And your program would look something like

Particle.publish("myButtonEvent", NULL, 60, PRIVATE);
//May need some delay here to make sure the event has been sent
System.sleep(D3,CHANGE); 

But there is a issue at the moment with wakeup on pin change being unreliable.

So, I think I solved the problems I was having…

@RWB seemed to be right… I can simply connect the VIN pin to the button to the WKP pin. According to the docs, VIN is as close to the power source as I can get (I’m using the Sparkfun battery shield so I don’t have direct access to the + terminal of the battery).

The next issue I had was around identifying when I’m hitting the loop during initialization (before I hit the deep sleep for the first time) and when I hit the loop after I wake the photon on by pressing the button. To solve that I am using both sides of the battery. The left side goes from VIN - button - WKP. The right side goes from GRD - button - D6. When I supply power to the Photon, D6 is in the LOW state and I have a digitalRead checking the state and skipping my loop. When I press (and hold) the button D6 goes HIGH. Once I hit the loop it’ll see the high state and let my code run… So, pulling out all the Wifi and API stuff and just using the LED, here is what it looks like:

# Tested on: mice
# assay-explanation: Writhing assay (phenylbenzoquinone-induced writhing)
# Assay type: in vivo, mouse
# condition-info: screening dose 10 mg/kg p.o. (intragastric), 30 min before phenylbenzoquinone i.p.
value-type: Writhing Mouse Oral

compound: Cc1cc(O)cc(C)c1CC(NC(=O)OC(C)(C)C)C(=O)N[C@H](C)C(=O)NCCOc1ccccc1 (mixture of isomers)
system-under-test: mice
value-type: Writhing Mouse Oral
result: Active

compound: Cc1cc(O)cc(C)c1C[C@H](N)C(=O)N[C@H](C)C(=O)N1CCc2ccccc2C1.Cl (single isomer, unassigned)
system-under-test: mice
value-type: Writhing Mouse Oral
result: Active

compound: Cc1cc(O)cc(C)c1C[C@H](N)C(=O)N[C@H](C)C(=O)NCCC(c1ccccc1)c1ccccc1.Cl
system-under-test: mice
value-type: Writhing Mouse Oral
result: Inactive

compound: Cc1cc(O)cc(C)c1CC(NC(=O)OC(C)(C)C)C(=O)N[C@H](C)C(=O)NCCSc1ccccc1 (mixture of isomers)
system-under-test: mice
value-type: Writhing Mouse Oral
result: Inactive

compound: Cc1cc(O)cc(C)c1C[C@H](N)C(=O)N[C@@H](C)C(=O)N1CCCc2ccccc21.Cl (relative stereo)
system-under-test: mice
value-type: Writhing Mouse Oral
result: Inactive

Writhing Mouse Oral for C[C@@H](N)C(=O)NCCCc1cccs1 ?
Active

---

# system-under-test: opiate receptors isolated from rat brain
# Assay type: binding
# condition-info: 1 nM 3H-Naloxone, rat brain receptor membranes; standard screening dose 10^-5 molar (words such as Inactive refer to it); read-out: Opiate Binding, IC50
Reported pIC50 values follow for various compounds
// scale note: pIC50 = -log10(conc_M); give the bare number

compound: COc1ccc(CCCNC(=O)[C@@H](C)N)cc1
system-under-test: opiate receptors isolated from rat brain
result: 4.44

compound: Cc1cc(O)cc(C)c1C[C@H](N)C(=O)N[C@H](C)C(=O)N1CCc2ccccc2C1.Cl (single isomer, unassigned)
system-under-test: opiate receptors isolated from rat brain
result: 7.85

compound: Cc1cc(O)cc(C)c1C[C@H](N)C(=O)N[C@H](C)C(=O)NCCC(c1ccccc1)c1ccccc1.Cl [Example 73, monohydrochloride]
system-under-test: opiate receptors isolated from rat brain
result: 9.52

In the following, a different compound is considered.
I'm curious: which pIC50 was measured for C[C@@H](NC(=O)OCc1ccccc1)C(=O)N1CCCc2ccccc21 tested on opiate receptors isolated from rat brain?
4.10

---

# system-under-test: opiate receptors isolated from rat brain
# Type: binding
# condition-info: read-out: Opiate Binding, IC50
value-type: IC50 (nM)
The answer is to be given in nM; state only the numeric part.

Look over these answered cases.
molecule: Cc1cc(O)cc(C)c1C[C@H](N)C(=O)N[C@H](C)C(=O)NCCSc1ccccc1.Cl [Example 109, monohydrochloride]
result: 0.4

#include "application.h"

// Dont be connecting to the cloud
SYSTEM_MODE(MANUAL);

// Sleep only until button press, so set a timeout so long as to not be
// relevent
#define forever 3153600000

void setup() {
    pinMode( D7, OUTPUT );
    pinMode( D6, INPUT_PULLDOWN );
}

void loop() {
    if ( digitalRead( D6 ) == HIGH ) {
      digitalWrite( D7, HIGH );
      delay( 5000 );
    }
    System.sleep( SLEEP_MODE_DEEP, forever );
}

Actually… I found this diagram on the internet: http://elinux.org/images/4/4b/Mpushbuttonworking.jpg . I believe that is the button I have from Sparkfun. I assumed that the button is a two pole button meaning that the left side is independent of the right side. Can someone validate that I’m doing the right thing using the VIN and GRD pins the way I am?

Quick update: it looks like I am not using GRD at all… So it looks like the net result is that I’m going from VIN -> button -> D6 and VIN-> button -> WKP.

Yea that button is not a dual pole switch so if your connecting the Battery + to one side and the Battery - to the other side then your shorting out the battery when you push the button or your instantly shorting out the battery if the 2 leads your connecting the battery to are on connected legs.

The deep sleep is just like a ON / OFF switch for the system. From my understanding when the Photon wakes from a Deep Sleep it’s basically the same as if you just turned it on. Your starting fresh when waking out of deep sleep.